Crazy good connections
Another advantage of buying the MacBook Pro from Mid 2012 is that although making the computer slightly bulky, it has ports such as firewire, ethernet and a disc drive that no other Macs in Apple’s current lineup have. Even if you feel that the disc drive is not necessary, it can be taken out of the computer and replaced with another hard drive, providing up to four TB of storage that is possible for the computer. This is what I ended up doing, and I haven’t looked back since, although if you do wish to perform this upgrade, I strongly recommend getting it done professionally at a computer shop, as the process is quite complex. Regardless of what you decide to do with the disc drive of the computer, there is no denying that the 2012 non retina MacBook Pro can connect to ports that every other laptop on Apple’s shelves currently doesn’t have access to.
The main issue that I had upon doing my research on the machine was the fact that although it could be made extremely powerful, it would still be running on three-year-old hardware. As noted in this article however, the speed difference is negligible and won’t even faze most users. The weight and size of the computer was also a factor, especially coming from a MacBook Air. As a visually impaired student, every inch of space is extremely valuable in my backpack because of the fact that the textbooks take up so much of it. However, using this computer for around a month, and taking it on an over seas trip, I can say that personally, I have hardly noticed a difference, although this, again will depend quite heavily on the user. The only extreme disadvantage of this machine is that when you upgrade the specs yourself, if AppleCare was purchased along with it, the warranty will be rendered invalid, unless you insert the original parts into the computer before taking it in to Apple for service. This won’t really matter if you are able to do this yourself, but if you require the paid assistance of a computer shop, you may have to fork over some cold hard cash before even going to see Apple. The final bone of contention is the fact that the screen is not a retina display model, which for low vision users of the computer could be an extreme disadvantage. Being totally blind however, this was not a determining factor in my decision whether to buy the computer or not. Basically, if you are someone who is low vision, this computer may not be the one for you, but if the other disadvantages are looked past, it should be a very easy decision on what computer to buy when it comes time to upgrade.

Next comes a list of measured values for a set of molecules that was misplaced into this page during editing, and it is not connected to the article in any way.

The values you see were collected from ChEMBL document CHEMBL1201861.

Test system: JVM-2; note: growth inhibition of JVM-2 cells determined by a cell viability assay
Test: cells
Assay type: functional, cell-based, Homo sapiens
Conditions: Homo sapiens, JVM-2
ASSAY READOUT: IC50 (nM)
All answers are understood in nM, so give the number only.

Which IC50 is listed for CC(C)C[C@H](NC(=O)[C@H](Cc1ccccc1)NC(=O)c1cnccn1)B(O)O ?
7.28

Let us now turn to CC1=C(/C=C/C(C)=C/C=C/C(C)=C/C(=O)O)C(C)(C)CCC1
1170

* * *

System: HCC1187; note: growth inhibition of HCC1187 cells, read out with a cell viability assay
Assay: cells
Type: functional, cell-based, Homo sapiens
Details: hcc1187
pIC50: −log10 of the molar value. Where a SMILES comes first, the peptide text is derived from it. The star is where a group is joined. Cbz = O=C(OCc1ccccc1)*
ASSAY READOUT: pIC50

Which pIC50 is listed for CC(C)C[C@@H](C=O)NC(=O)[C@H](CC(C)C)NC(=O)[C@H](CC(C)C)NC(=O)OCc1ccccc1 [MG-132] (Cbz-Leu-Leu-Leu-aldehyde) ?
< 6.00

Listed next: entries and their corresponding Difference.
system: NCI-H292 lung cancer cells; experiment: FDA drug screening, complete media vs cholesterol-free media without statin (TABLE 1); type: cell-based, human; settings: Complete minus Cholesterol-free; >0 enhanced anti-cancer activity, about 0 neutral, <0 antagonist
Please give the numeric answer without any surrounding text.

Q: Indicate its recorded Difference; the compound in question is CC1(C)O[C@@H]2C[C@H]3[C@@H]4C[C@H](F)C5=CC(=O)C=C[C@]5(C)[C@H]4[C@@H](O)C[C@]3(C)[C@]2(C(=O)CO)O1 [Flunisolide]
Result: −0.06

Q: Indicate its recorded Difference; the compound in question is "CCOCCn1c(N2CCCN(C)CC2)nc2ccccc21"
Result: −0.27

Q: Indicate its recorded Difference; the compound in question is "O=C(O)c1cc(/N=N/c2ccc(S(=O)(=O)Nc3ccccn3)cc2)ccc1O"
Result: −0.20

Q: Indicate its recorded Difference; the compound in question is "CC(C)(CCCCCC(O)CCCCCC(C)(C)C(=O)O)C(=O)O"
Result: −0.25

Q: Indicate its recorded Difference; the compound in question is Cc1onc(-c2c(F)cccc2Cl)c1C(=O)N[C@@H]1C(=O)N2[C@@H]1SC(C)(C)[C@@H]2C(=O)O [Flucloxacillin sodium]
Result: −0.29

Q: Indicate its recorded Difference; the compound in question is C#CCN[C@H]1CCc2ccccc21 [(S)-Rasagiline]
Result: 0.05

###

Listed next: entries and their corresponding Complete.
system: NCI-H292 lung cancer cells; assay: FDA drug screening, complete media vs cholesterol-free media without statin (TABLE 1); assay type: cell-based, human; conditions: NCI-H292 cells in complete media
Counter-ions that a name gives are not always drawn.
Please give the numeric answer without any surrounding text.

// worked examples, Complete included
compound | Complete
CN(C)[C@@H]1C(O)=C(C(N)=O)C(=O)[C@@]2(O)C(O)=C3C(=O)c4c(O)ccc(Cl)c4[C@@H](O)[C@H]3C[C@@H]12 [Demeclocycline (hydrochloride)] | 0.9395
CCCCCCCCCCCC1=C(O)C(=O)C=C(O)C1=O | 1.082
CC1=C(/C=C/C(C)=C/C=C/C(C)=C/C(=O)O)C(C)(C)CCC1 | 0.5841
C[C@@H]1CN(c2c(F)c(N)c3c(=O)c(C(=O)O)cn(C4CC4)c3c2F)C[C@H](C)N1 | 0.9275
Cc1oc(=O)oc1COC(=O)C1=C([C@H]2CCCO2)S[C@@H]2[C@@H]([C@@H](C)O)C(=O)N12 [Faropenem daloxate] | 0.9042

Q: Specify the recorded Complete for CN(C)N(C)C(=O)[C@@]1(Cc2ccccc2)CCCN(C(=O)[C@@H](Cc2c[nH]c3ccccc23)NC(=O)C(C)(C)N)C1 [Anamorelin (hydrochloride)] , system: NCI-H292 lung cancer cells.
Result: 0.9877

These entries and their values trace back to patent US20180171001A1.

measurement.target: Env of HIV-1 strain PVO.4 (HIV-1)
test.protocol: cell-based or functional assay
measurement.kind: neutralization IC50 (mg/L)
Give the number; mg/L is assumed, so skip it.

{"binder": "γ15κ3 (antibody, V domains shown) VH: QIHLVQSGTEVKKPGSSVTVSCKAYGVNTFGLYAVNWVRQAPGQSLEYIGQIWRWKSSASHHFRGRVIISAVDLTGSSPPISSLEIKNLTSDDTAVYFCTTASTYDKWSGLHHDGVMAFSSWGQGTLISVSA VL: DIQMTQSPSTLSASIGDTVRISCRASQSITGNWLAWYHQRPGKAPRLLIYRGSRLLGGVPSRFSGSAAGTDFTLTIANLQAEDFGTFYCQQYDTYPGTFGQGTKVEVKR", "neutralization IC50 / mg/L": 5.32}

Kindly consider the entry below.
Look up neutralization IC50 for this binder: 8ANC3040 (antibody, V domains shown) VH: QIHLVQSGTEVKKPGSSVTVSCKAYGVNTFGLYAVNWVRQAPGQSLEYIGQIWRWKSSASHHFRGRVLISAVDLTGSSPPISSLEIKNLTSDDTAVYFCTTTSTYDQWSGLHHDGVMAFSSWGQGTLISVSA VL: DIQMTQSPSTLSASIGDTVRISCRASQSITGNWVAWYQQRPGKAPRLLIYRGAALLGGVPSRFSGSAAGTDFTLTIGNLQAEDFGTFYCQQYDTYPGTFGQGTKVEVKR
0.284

The 2012 MacBook Pro without a retina display is currently Apple’s best bang for your buck, if absolute power is your only concern. Advantages such as user replaceable parts that are becoming cheaper and cheaper as was noted in this podcast, make it easier on the pocketbook than ever to create a monster. The computer may be slightly heavier than other, newer models of the MacBook Pro but it makes up for its girth with the addition of connectors such as a disc drive that are one of a kind to Apple’s current line of MacBooks. Unfortunately however, not having a retina display screen could be a very exasperating issue for those that are low vision, but if this, as well as the other disadvantage of voiding warranty can be looked past, the machine will work out beautifully for most users. Overall, the non retina MacBook Pro is definitely a computer to be considered if in the market for a new laptop, and even though it is a few hours worth of extra work to upgrade, the results will be far worth the time, and more than worth the money, power user or not.